Written By: Lindsey Hecht
Newly polished dance floors, classy clothes, ancient chrome microphones – These are just a few images that come to mind when listening to Jenni Muldaur’s newest CD, “Dearest Darlin’.”
‘I’ve got a feeling’ opens the album with original drum beats that subtly emit foot tapping rhythms, and before you know it – you’re three tracks in and one smile wider. Jenni Muldaur has the uncanny ability to transport you back in time. “Dearest Darlin'” begins with an early bluesy-jazz, and transcends to sock-hop stepping. Through contemporary acoustic, and studio mixed tracks, Muldaur sends you back through the decades, reintroducing listeners to the tunes of past and present generations.
The album becomes fairly modern, and picks up a faster tempo through the second and third tracks to create a dance party feel. A theme emerges and a picture comes to life where boys and girls sit on opposite sides of the high school gymnasium. ‘Just ain’t no love’ is the great tune that brings us to our feet to join one another on the dance floor, meshing together and losing inhibition. The instruments aren’t lost in the excitement however, because Muldaur makes sure to add flair with a saxophone solo that sits atop timeless music.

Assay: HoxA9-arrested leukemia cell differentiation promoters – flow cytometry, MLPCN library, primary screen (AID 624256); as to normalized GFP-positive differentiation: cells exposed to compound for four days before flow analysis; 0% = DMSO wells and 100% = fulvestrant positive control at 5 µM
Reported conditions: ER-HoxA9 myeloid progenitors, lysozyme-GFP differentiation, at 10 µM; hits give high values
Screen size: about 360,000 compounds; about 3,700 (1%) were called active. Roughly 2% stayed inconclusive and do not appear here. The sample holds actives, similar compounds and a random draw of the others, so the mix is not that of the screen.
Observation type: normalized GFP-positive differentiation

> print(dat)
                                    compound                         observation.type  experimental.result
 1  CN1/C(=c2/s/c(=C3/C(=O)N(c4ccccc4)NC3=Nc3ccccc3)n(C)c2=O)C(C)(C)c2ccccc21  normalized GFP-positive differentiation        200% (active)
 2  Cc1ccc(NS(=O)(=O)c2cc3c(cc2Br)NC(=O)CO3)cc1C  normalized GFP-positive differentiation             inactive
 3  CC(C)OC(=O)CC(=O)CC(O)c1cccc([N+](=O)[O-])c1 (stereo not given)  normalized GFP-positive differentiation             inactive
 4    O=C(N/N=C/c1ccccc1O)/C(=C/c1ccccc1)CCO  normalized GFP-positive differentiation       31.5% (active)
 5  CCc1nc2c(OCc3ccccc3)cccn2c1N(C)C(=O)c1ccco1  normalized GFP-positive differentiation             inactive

On “Dearest Darlin’,” the instruments harmonize so well when operating in concert that Muldaur’s unique raspy voice is barely discernable from the well played Saxophone. Jenni opens a portal to an earlier genre of Duffy, with a musical concoction that brings more than just notes.
Farther along the album in ‘Hopali,’ we can hear clapping, and acoustics. With this track, Muldaur demonstrates her ability to sing without the hype of success and overdone studio production. Her real talent shines through and she spotlights her background singers by including them in the metrics of studio surround sound. You can actually hear the feeling of people coming together to enjoy music, and we bask in the earlier light of original jam bands who use what they’ve got to make tunes come to life.
Either way, if you want great vocals and musical arrangements with endless variety, Jenni Muldaur is your girl. Not only does she effortlessly master folk and blues, but she creates inspiration that awakens the soul. In ‘Lost Someone’ she emanates music that comes from a place of desperation and sadness, and her albums exposes lyrics ranging from happy and joyful, to serene and longing.
Throughout Dearest Darlin’ the chords sing for themselves. I can almost smell the newly waxed hard wood floors, just waiting for dance-feet scuff marks to wear them in. But no matter how many times you hear these songs, they won’t become trite as you wear out the soles of your shoes dancing to this modern time capsule of an album.